8 Best Movie Adaptations

They’re not all bad

8 Best Movie Adaptations

It’s easy to point out all the terrible, cringe-worthy book adaptations, such as these eight we shared a few weeks ago. But every once in a blue moon, the director gets it right. I will admit that some of the best adaptations don’t stay entirely true to the book, but if the movie is good, then I’m at least somewhat pleased. We must give adaptations some leeway: they will basically never be as good as the book, and it’s impossible to pick up all the nuances and details from a written piece. When a movie adaptation is good, they deserve to be recognized. Here are some of the best out there:

Fight Club (1999)

Chuck Palahniuk’s novel is a cult classic- as is the film. The author even praised David Fincher’s adaptation, something authors often do, but this one was genuine. The movie stayed true to the central plot and crazy twist of the book, as well as the themes and grittiness. Fight Club is a shocking, highly entertaining, mind-contorting story in both book and movie form. 

Lolita (1962)

This shocking story of obsession and pedophilia rocked readers in 1955, as well as movie goers in the 60’s. The novel is praised for its poeticism and the complexity of the characters, specifically the unreliable narrator, Humbert Humbert. Kubrick’s 1962 adaptation captured the intricate layers of the book, making it not only about the creepy tendencies of Humbert and the lost innocence of Lolita, but a deep and provocative tribute to Nabokov’s original work. Peter Sellers (Clare Quilty) and James Mason (Humbert) were perfectly cast as well. 

Apocalypse Now (1979)

Loosely adapted from Joseph Conrad’s Heart of Darkness, Francis Ford Coppola’s Apocalypse Now is an epic tale of war, racism, and white imperialism. Conrad’s original novella (it’s just over 130 pages while the movie is over two and a half hours) is set in the Belgian Congo towards the end of the 19th Century. The story follows Marlowe, an ivory transporter obsessed with Kurtz, and ivory trader who dominated the ‘uncivilised’ people of the Congo. It’s packed with adventure but is mostly a commentary on colonialism. Coppola beautifully translated the work to fit the frame of the Vietnam War, connecting the two time periods to show how little humans change. Plus, Marlon Brando left us in (appropriate) shock.

 Brokeback Mountain (2005)

“I may be the first writer in America to have a piece of writing make its way to the screen whole and entire,” stated Anne Proulx, author of the devastating short story, Brokeback Mountain. When the film hit theaters, critics and viewers could not get over the beauty of Ang Lee’s adaptation. As Proulx proclaimed, the film stayed true to the story. Lee got everything right, from the portrayal of a doomed homosexual relationship, to their beautiful romance, to the amazing soundtrack. The film won the Academy Award for Best Adapted Screenplay as well- many feel it was robbed of the Best Picture award. 

The Girl with the Dragon Tattoo (2009)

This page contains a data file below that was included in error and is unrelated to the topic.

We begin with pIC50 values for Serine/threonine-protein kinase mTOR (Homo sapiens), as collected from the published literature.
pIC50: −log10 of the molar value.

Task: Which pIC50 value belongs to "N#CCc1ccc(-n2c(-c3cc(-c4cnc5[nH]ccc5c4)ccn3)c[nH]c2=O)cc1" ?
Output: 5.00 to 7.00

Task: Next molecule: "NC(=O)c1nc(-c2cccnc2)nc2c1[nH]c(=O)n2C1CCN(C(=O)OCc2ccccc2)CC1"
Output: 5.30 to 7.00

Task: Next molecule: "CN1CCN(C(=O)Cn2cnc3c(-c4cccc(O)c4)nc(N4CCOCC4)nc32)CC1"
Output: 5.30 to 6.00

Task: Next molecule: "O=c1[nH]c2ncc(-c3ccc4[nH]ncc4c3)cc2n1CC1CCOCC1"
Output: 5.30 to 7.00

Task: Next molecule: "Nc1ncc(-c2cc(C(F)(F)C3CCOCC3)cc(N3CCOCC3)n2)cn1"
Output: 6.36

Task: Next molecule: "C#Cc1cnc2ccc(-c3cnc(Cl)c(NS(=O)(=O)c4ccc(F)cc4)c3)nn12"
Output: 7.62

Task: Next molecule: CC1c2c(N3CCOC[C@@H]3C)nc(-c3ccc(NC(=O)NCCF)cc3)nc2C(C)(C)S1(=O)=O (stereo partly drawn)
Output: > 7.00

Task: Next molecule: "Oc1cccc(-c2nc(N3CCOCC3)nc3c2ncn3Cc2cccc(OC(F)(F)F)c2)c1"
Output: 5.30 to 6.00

The U.S. adaptation (by David Flincher) of the first book in Stieg Larrson’s trilogy was good, but not good enough to be a film trilogy. The Swedish version, however, was amazing. Starring Noomi Rapace and directed by Niels Arden Oplev, Larsson’s Millenium series was brought to life in true form. The unique characteristics of Lisbeth Salander and Mikael Blomkvist were captured and portrayed excellently. It’s thrilling but also tells an intricate story, just like Larsson intended.

The Godfather (1972)

Francis Ford Coppola makes the list again, this time for his excellent adaptation of Mario Puzo’s The Godfather. You could say this is a no-brainer- people who have no interest in mafia history or culture love this movie. The Godfather is a rare example of an adaptation that many consider better than the book. *GASP* Blasphemy! Whether you agree with that statement or not, Coppola did a great job- and so did Marlon Brando, again.

To Kill a Mockingbird (1962)

Yet another no-brainer, the adaptation of Harper Lee’s To Kill a Mockingbird was as hard-hitting as the book. Both the book and the movie discuss racism and hatred with compelling honesty and compassion. Each character is well-defined, and easy to fall in love with. Gregory Peck was perfectly cast as Atticus Finch, who acted as a father figure to more than just lovable Scout and Jem- he taught generations of readers about morals and how to view the world with an open perspective.

Bladerunner (1982)

Not everyone was a fan of Ridley Scott’s adaptation of Philip K. Dick’s futuristic-dystopian novel, Do Androids Dream of Electric Sheep? It is a highly stylized film that changes many aspects of the book, but it is a cult classic, and for good reason. Viewed as a film on its own, Bladerunner is incredible. As an adaptation, many things are missing, however the premise and moral message of Dick’s novel remains. Plus, the acting is great and the score and set are legendary.


Featured image courtesy of The A.V. Club.